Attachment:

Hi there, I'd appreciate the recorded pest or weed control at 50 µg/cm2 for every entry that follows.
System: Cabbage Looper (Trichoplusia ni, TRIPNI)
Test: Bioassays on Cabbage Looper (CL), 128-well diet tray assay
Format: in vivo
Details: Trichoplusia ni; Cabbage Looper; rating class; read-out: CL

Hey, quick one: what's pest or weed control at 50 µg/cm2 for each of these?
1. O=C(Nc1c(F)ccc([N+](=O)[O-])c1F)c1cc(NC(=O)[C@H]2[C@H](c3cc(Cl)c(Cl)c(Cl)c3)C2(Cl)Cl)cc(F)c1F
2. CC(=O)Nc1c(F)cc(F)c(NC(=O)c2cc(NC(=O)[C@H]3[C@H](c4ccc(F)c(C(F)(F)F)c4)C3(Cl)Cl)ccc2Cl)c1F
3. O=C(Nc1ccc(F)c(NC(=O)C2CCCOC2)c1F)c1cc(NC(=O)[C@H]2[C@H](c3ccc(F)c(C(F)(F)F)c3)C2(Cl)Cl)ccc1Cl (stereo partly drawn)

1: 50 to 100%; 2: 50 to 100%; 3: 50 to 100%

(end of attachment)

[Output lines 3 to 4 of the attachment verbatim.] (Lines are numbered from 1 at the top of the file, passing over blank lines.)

Test: Bioassays on Cabbage Looper (CL), 128-well diet tray assay
Format: in vivo